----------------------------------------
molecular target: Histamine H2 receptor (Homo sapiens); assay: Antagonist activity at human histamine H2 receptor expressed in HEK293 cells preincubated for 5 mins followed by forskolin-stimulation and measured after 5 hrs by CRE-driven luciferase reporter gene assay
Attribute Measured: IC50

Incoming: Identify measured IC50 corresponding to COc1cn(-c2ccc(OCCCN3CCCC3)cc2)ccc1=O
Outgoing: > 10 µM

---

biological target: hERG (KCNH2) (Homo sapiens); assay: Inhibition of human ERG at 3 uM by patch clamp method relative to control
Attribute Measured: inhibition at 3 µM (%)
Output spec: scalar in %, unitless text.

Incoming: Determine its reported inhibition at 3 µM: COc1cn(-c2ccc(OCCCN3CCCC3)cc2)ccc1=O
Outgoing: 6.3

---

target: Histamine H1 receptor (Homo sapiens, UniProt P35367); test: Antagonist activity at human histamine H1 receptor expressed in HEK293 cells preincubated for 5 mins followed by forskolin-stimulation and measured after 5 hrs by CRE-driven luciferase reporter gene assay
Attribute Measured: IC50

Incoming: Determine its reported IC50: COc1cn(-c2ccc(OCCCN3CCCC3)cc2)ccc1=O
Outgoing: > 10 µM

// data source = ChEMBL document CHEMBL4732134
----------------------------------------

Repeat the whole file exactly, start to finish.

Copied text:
molecular target: Histamine H2 receptor (Homo sapiens); assay: Antagonist activity at human histamine H2 receptor expressed in HEK293 cells preincubated for 5 mins followed by forskolin-stimulation and measured after 5 hrs by CRE-driven luciferase reporter gene assay
Attribute Measured: IC50

Incoming: Identify measured IC50 corresponding to COc1cn(-c2ccc(OCCCN3CCCC3)cc2)ccc1=O
Outgoing: > 10 µM

---

biological target: hERG (KCNH2) (Homo sapiens); assay: Inhibition of human ERG at 3 uM by patch clamp method relative to control
Attribute Measured: inhibition at 3 µM (%)
Output spec: scalar in %, unitless text.

Incoming: Determine its reported inhibition at 3 µM: COc1cn(-c2ccc(OCCCN3CCCC3)cc2)ccc1=O
Outgoing: 6.3

---

target: Histamine H1 receptor (Homo sapiens, UniProt P35367); test: Antagonist activity at human histamine H1 receptor expressed in HEK293 cells preincubated for 5 mins followed by forskolin-stimulation and measured after 5 hrs by CRE-driven luciferase reporter gene assay
Attribute Measured: IC50

Incoming: Determine its reported IC50: COc1cn(-c2ccc(OCCCN3CCCC3)cc2)ccc1=O
Outgoing: > 10 µM

// data source = ChEMBL document CHEMBL4732134